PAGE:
Low sea level rise projections from mountain glaciers and icecaps under global warming

S. C B Raper, Roger J. Braithwaite

Research output: Contribution to journalArticlepeer-review


The mean sea level has been projected to rise in the 21st century as a result of global warming1. Such projections of sea level change depend on estimated future greenhouse emissions and on differing models, but model-average results from a mid-range scenario (A1B) suggests a 0.387-m rise by 2100 (refs 1, 2). The largest contributions to sea level rise are estimated to come from thermal expansion (0.288 m) and the melting of mountain glaciers and icecaps (0.106 m), with smaller inputs from Greenland (0.024 m) and Antarctica (-0.074 m)1. Here we apply a melt model3 and a geometric volume model4 to our lower estimate of ice volume5-7 and assess the contribution of glaciers to sea level rise, excluding those in Greenland and Antarctica. We provide the first separate assessment of melt contributions from mountain glaciers and icecaps, as well as an improved treatment of volume shrinkage. We find that icecaps melt more slowly than mountain glaciers, whose area declines rapidly in the 21st century, making glaciers a limiting source for ice melt. Using two climate models, we project sea level rise due to melting of mountain glaciers and icecaps to be 0.046 and 0.051 m by 2100, about half that of previous projections1,8. © 2006 Nature Publishing Group.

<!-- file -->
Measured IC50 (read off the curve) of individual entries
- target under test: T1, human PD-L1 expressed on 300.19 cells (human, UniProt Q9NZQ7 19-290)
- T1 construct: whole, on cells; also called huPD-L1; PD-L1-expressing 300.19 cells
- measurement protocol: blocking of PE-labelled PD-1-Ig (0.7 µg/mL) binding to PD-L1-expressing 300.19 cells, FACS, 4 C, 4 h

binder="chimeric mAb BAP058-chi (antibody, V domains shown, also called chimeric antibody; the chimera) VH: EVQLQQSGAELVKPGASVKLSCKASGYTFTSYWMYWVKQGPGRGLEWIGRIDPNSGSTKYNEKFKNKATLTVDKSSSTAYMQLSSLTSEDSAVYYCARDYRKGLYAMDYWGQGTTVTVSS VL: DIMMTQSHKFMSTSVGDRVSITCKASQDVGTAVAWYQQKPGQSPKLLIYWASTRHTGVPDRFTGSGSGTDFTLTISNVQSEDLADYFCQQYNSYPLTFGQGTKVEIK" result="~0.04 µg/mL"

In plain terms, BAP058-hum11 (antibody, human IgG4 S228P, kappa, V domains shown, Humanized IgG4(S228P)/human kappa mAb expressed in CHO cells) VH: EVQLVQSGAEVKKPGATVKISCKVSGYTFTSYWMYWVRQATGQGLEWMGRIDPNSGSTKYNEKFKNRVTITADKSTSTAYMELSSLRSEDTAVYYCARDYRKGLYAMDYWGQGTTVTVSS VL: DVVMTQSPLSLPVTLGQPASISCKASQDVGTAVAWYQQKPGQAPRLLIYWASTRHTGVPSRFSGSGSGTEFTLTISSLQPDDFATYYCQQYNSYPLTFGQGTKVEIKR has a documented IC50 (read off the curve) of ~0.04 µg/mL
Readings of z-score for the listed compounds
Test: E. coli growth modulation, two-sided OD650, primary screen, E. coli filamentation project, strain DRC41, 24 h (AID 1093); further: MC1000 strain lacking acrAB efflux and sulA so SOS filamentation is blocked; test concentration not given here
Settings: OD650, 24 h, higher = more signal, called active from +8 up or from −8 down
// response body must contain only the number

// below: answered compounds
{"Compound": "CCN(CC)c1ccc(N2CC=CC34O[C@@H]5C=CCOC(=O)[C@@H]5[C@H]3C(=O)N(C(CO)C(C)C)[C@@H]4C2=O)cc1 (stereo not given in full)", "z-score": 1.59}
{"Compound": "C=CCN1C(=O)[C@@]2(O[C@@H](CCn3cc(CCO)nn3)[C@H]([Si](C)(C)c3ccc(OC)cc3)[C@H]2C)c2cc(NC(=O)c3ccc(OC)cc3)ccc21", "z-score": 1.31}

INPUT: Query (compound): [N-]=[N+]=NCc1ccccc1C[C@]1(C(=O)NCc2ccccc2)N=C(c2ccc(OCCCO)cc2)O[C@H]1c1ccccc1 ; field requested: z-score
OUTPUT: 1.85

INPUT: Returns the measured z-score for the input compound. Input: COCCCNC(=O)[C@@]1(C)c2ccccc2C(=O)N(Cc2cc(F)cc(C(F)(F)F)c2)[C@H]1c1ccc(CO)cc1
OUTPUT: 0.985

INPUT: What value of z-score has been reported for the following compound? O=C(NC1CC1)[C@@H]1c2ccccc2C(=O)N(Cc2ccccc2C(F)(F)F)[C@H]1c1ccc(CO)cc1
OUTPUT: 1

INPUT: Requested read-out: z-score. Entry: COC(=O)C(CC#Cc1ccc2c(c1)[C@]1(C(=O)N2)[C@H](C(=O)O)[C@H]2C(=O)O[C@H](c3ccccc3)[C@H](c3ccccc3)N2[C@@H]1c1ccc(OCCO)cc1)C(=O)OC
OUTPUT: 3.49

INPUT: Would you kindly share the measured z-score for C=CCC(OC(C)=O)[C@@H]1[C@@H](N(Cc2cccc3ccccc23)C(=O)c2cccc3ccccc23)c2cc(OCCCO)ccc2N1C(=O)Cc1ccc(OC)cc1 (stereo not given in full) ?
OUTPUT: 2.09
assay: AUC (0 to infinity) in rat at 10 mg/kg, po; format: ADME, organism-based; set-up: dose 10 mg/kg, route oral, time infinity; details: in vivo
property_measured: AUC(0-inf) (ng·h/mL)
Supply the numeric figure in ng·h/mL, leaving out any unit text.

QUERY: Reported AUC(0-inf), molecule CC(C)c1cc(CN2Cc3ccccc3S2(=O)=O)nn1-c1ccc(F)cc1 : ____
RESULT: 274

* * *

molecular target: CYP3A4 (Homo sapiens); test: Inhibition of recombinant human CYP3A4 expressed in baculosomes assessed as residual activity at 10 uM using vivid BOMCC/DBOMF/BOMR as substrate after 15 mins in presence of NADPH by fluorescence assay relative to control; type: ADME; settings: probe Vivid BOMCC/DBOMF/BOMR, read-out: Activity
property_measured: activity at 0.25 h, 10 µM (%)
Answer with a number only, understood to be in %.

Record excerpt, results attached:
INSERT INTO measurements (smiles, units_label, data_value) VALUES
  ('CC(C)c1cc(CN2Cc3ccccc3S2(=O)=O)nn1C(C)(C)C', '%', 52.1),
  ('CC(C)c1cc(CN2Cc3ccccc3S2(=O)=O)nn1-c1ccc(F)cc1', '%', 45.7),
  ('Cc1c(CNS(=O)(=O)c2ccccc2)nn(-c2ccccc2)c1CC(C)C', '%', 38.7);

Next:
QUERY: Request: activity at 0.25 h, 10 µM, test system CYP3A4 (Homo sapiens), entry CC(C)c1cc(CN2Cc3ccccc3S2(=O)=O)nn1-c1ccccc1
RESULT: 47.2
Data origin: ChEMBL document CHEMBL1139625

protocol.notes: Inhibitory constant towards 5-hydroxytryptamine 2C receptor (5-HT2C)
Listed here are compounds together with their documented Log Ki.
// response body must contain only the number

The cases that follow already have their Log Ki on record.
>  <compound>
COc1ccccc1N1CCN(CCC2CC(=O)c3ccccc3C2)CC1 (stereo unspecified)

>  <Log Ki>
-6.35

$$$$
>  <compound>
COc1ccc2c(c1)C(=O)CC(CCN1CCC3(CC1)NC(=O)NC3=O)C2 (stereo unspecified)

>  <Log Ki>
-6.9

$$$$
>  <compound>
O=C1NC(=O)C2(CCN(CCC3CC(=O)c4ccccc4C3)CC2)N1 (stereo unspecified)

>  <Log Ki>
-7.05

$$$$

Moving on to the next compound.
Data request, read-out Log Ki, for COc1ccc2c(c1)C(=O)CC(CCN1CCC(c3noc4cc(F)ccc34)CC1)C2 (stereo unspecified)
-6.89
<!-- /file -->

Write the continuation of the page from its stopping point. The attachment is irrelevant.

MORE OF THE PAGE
Original languageEnglish
Pages (from-to)311-313
Number of pages2
Issue number7074
Publication statusPublished - 19 Jan 2006


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